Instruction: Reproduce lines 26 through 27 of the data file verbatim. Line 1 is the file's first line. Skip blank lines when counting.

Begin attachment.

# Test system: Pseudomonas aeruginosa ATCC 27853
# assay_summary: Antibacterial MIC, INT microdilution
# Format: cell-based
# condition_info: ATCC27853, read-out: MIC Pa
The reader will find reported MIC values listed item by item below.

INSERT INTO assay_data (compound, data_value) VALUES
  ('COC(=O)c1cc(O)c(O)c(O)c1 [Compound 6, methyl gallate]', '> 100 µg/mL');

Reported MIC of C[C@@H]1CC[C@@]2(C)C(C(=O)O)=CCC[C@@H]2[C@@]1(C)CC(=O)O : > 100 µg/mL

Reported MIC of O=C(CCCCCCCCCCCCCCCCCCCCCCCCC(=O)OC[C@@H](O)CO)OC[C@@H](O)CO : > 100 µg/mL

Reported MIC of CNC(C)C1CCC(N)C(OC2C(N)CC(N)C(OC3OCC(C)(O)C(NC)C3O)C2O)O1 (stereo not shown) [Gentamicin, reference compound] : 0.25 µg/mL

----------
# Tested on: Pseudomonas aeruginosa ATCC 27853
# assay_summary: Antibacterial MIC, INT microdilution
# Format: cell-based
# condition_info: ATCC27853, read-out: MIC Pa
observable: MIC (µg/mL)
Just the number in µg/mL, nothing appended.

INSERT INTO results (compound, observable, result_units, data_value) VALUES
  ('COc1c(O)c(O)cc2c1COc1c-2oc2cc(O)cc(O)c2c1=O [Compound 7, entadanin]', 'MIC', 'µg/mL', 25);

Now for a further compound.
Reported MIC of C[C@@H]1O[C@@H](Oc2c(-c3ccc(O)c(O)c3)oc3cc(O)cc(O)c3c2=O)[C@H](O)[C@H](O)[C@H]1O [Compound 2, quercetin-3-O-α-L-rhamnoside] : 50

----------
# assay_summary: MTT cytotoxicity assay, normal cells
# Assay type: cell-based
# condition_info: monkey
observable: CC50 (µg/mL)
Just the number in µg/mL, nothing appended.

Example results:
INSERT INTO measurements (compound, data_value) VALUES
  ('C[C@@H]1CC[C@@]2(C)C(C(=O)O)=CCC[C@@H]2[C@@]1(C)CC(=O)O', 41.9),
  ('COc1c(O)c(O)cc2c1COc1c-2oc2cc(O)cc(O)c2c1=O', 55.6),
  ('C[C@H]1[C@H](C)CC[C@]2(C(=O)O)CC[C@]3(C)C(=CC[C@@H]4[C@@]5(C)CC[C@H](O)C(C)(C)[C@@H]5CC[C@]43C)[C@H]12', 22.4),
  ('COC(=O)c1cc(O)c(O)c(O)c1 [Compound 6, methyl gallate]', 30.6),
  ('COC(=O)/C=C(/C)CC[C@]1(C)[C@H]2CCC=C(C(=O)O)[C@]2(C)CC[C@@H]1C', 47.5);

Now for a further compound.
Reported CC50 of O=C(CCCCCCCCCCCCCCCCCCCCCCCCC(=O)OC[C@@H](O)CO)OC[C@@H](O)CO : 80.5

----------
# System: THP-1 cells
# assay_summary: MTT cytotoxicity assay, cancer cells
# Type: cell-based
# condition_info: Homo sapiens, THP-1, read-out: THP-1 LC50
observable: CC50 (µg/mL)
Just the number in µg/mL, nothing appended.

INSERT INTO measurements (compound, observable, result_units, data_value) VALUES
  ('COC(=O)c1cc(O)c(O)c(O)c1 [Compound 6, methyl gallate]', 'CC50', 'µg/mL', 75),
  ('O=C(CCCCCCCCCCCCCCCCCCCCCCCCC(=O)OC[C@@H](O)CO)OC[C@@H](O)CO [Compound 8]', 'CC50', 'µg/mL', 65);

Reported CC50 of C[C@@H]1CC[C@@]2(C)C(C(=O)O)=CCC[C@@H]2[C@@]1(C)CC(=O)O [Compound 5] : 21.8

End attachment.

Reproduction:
observable: CC50 (µg/mL)
Just the number in µg/mL, nothing appended.